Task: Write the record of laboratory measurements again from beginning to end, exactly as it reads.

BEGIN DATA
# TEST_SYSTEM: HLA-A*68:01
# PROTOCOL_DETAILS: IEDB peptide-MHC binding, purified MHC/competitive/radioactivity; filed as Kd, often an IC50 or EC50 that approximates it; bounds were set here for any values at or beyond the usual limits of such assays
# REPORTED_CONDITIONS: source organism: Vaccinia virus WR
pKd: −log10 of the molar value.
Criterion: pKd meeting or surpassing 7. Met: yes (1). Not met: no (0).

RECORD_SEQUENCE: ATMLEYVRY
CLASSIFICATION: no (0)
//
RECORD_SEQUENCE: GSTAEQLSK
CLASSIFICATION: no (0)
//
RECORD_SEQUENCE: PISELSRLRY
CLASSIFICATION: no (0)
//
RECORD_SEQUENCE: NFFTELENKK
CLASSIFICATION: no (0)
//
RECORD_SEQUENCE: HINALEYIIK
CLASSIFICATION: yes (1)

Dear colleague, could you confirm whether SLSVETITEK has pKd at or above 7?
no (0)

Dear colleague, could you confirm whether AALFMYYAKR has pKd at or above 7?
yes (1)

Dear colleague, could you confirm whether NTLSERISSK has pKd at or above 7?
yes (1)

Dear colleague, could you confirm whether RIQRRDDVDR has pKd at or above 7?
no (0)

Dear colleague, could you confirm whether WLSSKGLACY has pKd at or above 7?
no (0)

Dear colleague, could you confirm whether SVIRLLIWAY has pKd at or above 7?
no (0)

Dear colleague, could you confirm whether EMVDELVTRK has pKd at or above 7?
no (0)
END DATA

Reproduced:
# TEST_SYSTEM: HLA-A*68:01
# PROTOCOL_DETAILS: IEDB peptide-MHC binding, purified MHC/competitive/radioactivity; filed as Kd, often an IC50 or EC50 that approximates it; bounds were set here for any values at or beyond the usual limits of such assays
# REPORTED_CONDITIONS: source organism: Vaccinia virus WR
pKd: −log10 of the molar value.
Criterion: pKd meeting or surpassing 7. Met: yes (1). Not met: no (0).

RECORD_SEQUENCE: ATMLEYVRY
CLASSIFICATION: no (0)
//
RECORD_SEQUENCE: GSTAEQLSK
CLASSIFICATION: no (0)
//
RECORD_SEQUENCE: PISELSRLRY
CLASSIFICATION: no (0)
//
RECORD_SEQUENCE: NFFTELENKK
CLASSIFICATION: no (0)
//
RECORD_SEQUENCE: HINALEYIIK
CLASSIFICATION: yes (1)

Dear colleague, could you confirm whether SLSVETITEK has pKd at or above 7?
no (0)

Dear colleague, could you confirm whether AALFMYYAKR has pKd at or above 7?
yes (1)

Dear colleague, could you confirm whether NTLSERISSK has pKd at or above 7?
yes (1)

Dear colleague, could you confirm whether RIQRRDDVDR has pKd at or above 7?
no (0)

Dear colleague, could you confirm whether WLSSKGLACY has pKd at or above 7?
no (0)

Dear colleague, could you confirm whether SVIRLLIWAY has pKd at or above 7?
no (0)

Dear colleague, could you confirm whether EMVDELVTRK has pKd at or above 7?
no (0)